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Tuesday
Feb012011

Big Island Farmers' Markets

 

Anthurium, Bird of Paradise and orchids galore.

I've been taking a much-needed break from recipe writing—for a few weeks I will do my best to relax and enjoy vacation. In lieu of a recipe today, here are more pictures from the Waimea Hawaiian Homestead Farmers Market.

Tomorrow I look forward to visiting another Big Island Farmers Market—the midweek market on the lawn of Anna Ranch in Waimea. It runs from 1-5 pm so I'm thinking I've got time to hit the beach beforehand for some high surf watching at Hapuna Beach (rumor has it waves were topping out with 12-foot faces today)!

There are eight Saturday Markets on the Big Island and five on Sunday. Here is a fairly comprehensive list of all the Farmers' Markets in Hawaii. If you're headed here for vacation. Be sure to check them out!

Had a nice visit with Jim of Hawaii Island Goat Dairy. They supply some great tasting cheese to a number of the island's hotels and restaurants.

I mentioned Kai in my post on 'Olena (turmeric). He gave me a whiff of the powdered Chinese White Ginger (left) and then had me smell the Japanese Yellow Ginger (right). The later, my friends, is what you want to be cooking with. Wow! Blew my mind in a wasabi kind of way.

This display of soap left me howling. These were the few bars in the display that had "clean" labels and were PC. "Filthy Cowboy, "Filthy Farmdog" etc. Just insert "Filthy" before these words and you'll get the gist. Flight Attendant, Nurse, another word for "donkey." With me? Anyway these soaps are made by Filthy Farmgirl—some Hawaii/Vermont folks committed to using 100% pure and vegan-friendly ingredients. The scents are heavenly.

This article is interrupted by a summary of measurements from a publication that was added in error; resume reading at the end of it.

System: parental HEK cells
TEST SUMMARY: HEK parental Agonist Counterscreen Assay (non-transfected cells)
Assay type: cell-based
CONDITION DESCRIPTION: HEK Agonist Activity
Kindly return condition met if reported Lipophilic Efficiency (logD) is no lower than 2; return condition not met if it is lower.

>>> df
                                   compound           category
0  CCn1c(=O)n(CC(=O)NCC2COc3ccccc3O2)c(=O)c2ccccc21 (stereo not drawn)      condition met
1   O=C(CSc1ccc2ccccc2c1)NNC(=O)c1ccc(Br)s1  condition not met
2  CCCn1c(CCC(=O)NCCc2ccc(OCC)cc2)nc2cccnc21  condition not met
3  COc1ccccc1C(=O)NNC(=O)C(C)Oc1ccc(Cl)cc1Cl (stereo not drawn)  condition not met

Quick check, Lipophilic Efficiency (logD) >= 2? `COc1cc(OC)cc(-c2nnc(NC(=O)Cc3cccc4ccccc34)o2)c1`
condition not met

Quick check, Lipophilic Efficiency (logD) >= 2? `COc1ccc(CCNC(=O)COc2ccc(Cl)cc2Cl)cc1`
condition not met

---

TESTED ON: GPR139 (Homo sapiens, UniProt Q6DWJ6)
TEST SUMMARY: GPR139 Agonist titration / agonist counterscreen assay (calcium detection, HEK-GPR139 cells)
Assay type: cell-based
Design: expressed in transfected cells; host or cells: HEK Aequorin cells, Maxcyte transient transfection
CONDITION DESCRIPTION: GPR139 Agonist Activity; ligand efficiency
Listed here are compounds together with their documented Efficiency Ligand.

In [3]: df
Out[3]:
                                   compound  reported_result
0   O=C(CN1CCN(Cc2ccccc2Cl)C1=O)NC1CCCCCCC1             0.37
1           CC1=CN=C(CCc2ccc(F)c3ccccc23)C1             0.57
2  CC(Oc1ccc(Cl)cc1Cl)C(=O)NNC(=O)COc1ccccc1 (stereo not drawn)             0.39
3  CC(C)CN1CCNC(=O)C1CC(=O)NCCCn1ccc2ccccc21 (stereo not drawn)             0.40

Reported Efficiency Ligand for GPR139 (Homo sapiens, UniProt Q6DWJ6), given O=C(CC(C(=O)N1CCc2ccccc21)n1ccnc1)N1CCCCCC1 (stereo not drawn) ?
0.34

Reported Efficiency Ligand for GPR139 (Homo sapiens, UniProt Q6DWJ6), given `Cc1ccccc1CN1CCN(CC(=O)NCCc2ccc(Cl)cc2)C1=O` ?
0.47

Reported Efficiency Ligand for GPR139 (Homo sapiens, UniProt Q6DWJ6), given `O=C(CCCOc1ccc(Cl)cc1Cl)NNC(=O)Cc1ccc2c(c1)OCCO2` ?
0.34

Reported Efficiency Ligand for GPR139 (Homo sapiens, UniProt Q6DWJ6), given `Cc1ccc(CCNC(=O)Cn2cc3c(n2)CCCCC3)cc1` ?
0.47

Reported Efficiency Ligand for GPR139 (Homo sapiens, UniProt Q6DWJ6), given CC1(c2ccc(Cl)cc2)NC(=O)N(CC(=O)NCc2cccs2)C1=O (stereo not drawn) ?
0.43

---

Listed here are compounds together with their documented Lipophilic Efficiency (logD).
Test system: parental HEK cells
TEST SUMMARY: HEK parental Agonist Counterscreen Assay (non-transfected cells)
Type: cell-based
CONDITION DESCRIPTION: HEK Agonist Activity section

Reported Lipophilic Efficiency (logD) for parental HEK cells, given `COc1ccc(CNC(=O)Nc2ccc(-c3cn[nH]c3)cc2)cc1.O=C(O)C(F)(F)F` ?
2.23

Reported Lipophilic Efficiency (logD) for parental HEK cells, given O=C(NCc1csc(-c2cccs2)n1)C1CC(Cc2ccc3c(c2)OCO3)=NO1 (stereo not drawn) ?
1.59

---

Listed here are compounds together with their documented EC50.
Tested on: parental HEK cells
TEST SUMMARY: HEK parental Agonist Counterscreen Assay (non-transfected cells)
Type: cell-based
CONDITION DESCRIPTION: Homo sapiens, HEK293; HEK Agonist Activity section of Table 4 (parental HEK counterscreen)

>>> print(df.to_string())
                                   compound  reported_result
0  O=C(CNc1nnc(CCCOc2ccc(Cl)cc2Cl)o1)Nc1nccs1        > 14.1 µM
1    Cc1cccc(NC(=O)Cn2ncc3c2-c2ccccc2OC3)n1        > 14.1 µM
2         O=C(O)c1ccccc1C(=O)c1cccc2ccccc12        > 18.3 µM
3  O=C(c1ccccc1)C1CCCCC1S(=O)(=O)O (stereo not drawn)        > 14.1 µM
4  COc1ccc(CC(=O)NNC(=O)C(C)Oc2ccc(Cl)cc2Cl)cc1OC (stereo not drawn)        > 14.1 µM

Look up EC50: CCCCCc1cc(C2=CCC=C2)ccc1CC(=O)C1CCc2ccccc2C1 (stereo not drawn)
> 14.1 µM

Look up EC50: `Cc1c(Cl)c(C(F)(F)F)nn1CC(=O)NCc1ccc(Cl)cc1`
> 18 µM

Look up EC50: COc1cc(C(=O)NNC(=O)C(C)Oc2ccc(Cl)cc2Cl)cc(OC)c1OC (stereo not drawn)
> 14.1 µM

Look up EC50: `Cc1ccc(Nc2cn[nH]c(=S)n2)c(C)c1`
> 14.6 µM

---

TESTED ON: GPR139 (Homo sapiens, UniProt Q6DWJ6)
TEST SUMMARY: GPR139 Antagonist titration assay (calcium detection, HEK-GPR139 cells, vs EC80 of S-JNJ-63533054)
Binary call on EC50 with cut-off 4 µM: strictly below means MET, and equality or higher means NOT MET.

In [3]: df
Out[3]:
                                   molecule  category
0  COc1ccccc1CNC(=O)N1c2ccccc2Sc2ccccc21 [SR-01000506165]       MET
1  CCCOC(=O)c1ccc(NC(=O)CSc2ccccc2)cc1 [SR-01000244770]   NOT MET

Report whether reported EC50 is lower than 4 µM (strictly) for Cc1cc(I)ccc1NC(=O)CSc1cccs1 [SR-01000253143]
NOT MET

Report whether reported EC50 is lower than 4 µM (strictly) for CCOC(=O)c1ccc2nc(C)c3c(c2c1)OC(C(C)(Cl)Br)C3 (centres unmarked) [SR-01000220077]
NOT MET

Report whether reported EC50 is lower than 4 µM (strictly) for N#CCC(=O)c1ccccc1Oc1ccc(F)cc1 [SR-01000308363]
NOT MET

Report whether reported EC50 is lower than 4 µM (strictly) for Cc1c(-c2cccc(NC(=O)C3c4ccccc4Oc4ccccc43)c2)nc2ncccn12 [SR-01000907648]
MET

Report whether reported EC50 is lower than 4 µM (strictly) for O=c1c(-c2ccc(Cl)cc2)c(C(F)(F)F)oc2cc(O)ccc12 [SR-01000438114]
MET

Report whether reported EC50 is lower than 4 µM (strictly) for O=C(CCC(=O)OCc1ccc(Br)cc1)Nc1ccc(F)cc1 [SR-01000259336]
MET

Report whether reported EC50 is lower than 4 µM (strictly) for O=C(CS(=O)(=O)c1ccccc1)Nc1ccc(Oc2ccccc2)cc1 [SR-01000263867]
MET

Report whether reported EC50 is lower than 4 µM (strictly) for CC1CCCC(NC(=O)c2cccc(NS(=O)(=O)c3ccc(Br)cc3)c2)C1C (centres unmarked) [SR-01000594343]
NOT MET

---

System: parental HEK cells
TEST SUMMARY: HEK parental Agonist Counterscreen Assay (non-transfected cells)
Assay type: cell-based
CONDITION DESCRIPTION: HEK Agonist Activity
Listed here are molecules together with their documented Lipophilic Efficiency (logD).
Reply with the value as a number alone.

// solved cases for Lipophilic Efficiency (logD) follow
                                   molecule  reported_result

Marsha was selling her "Best Cookies." 

Poi. Lovely poi. Ancient Hawaiians revered poi and modern Hawaiians continue to have great respect for the sticky grayish-purple substance that is made by pounding steamed taro root and mixing it with water. Do you prefer to one or two-fingered poi?

I spy Mr. Kohlrabi (bottom left). Took him home and made "kohlrabi crackers"—peeled, sliced and dipped in hummus.

Ms. Sandy, mom's go-to vendor for plants. This day mom picked up a Silver Wave Camellia.

And finally, yacon root. I'm intrigued. Have never cooked with it. Do any of you use yacon syrup? 

Reader Comments (4)

I think the photos are lovely, Lexie. :-) We didn't get to go to any farmers' markets when we were in Maui years ago, but the flowers and produce sold at simple roadside stands just blew me away! I've used yacon syrup once so far, in Ricki's (Diet, Dessert & Dogs) Cinnamon Almond Fudge. I loved it in that recipe. Just the right amount of sweetness, no weird aftertaste or anything, and I loved knowing it's low glycemic. I want to experiment with it more and will be anxious to hear what others share, especially Elana. ;-)

Thanks so much for continuing to share with us! xo,
Shirley

February 2, 2011 | Unregistered CommenterShirley @ gfe

I haven't used Yacon Root, I have seen the syrup in recipes though. I wonder if you could grind it up and use it as a sugar or if it has to be dried out to intensify the sweetness? I like Shirley's "no weird aftertaste" comment - almost everything seems to have one. It does sound intriguing.
Lexie you are absolutely killing me with all the fresh flowers and produce. Not only is it like 5 degrees here and raining ice but we don't have a farmer's market even in summer. Boo. Hiss.
I eat my poi, BTW, like almost every other mainlander - in my imagination. You're a hoot! Is it true that Taro Root is the same thing as Elephant's Ear?
P.S. I hope the little one is feeling better.

February 2, 2011 | Unregistered CommenterLaurel

I love reading about your Hawaii adventures! It looks SOOOO gorgeous there. And who cares about the camera (I literally "point and shoot" anyway, even with my digital SLR!) ;) The photos all look great, anyway--stunning colors and subject matter. Enjoy!

February 2, 2011 | Unregistered CommenterRicki

Looks beautiful and I'm jealous! I've been dreaming of farmer's markets but here in the pacific northwest they don't start until May.

February 2, 2011 | Unregistered CommenterTrista

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